Miss.: Legislature Enacts New Employment Laws

By Diane Cadrain May 14, 2015

Mississippi lawmakers this year enacted three measures that could affect employers and employment.

Texting while driving. Effective July 1, 2015, Mississippi drivers may not use cell phones for text messaging, or accessing social network sites, while driving. Until that date, state law bars only texting by drivers with temporary or learners permits.

House Bill 389, signed March 13, bars any operator of a moving vehicle from writing, sending, or reading a text message and from accessing, reading, or posting to a social networking site while using a hand-held mobile phone and driving the vehicle.

The new law does not affect the making or receiving of cell phone calls while driving. It also provides an exception for drivers who are sending or receiving emergency, traffic or weather alerts.

Violations are punishable by civil penalties of $25.00 until July 1, 2016. After that date, the fine increases to $100.

Tax relief for employers who hire veterans. House Bill 33, signed on April 20, 2015, and effective Jan. 1, 2016, provides tax credits to employers who hire honorably discharged military veterans who have served on active duty on or after 9/11 and who have been unemployed for at least six months.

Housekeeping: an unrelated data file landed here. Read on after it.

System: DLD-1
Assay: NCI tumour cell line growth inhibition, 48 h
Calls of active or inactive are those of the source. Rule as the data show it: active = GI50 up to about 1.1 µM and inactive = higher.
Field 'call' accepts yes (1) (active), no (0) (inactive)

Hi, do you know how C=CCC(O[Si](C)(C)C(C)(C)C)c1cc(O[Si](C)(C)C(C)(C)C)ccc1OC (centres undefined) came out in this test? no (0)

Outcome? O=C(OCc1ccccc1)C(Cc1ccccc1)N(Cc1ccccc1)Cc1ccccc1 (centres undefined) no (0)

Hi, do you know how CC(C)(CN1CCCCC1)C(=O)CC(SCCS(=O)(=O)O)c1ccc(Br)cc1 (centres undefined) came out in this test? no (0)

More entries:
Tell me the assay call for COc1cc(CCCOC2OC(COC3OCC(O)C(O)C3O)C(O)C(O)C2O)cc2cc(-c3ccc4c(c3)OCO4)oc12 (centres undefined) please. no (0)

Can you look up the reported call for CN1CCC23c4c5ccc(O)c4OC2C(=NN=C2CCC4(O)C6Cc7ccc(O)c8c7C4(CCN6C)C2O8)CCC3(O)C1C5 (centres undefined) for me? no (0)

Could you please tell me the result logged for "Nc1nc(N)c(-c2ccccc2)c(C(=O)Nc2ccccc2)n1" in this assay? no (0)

“We owe the men and women who defend our freedom a debt of gratitude,” said Gov. Phil Bryant on signing the bill. “Veterans make excellent employees and bring a unique skill set to the table. This bill will serve those who have served us by helping connect more of these men and women with job opportunities.”

The bill provides a five-year tax credit of either 10 percent of the hired veteran’s salary or $2,000, whichever is lesser. It applies to military veterans who have served on active duty on or after 9/11 and who have been unemployed for at least six months, including Guard and Reserve who have served on active duty during the current war.

Concealed guns. Senate Bill 2394, effective July 1, 2015, allows Mississippians to carry firearms in purses, briefcases, or other fully-enclosed satchels without a state-issued license.

“The right to keep and bear arms is fundamental to America and to Mississippi,” said Gov. Phil Bryant. “I have always been a staunch supporter of the Second Amendment, and I am proud to sign these bills into law. I thank the National Rifle Association for their support of these measures….”

Diane Cadrain is an attorney who has been writing about employment law issues for more than 20 years.


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